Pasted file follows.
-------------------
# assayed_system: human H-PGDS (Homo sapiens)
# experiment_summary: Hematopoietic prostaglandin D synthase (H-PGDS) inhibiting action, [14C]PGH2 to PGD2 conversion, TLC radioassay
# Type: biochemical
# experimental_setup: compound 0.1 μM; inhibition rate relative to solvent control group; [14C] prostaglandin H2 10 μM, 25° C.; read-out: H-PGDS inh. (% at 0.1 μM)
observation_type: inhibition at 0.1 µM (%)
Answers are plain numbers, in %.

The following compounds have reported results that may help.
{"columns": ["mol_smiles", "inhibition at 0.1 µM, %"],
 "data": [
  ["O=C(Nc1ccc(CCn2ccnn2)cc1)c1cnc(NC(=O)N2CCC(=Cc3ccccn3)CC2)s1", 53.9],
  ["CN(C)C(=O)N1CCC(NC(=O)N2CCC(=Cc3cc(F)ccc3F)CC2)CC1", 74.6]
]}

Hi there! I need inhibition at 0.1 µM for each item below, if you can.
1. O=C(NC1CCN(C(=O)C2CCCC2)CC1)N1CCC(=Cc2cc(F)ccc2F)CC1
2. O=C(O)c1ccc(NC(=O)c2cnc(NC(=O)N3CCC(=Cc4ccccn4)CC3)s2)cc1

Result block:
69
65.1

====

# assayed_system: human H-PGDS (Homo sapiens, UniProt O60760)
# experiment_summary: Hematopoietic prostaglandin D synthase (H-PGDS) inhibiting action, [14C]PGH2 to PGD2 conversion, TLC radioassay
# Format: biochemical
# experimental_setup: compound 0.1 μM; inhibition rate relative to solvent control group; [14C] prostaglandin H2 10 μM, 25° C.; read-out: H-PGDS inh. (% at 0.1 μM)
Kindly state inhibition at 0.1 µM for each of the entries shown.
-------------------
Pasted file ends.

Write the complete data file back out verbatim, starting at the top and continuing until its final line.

# assayed_system: human H-PGDS (Homo sapiens)
# experiment_summary: Hematopoietic prostaglandin D synthase (H-PGDS) inhibiting action, [14C]PGH2 to PGD2 conversion, TLC radioassay
# Type: biochemical
# experimental_setup: compound 0.1 μM; inhibition rate relative to solvent control group; [14C] prostaglandin H2 10 μM, 25° C.; read-out: H-PGDS inh. (% at 0.1 μM)
observation_type: inhibition at 0.1 µM (%)
Answers are plain numbers, in %.

The following compounds have reported results that may help.
{"columns": ["mol_smiles", "inhibition at 0.1 µM, %"],
 "data": [
  ["O=C(Nc1ccc(CCn2ccnn2)cc1)c1cnc(NC(=O)N2CCC(=Cc3ccccn3)CC2)s1", 53.9],
  ["CN(C)C(=O)N1CCC(NC(=O)N2CCC(=Cc3cc(F)ccc3F)CC2)CC1", 74.6]
]}

Hi there! I need inhibition at 0.1 µM for each item below, if you can.
1. O=C(NC1CCN(C(=O)C2CCCC2)CC1)N1CCC(=Cc2cc(F)ccc2F)CC1
2. O=C(O)c1ccc(NC(=O)c2cnc(NC(=O)N3CCC(=Cc4ccccn4)CC3)s2)cc1

Result block:
69
65.1

====

# assayed_system: human H-PGDS (Homo sapiens, UniProt O60760)
# experiment_summary: Hematopoietic prostaglandin D synthase (H-PGDS) inhibiting action, [14C]PGH2 to PGD2 conversion, TLC radioassay
# Format: biochemical
# experimental_setup: compound 0.1 μM; inhibition rate relative to solvent control group; [14C] prostaglandin H2 10 μM, 25° C.; read-out: H-PGDS inh. (% at 0.1 μM)
Kindly state inhibition at 0.1 µM for each of the entries shown.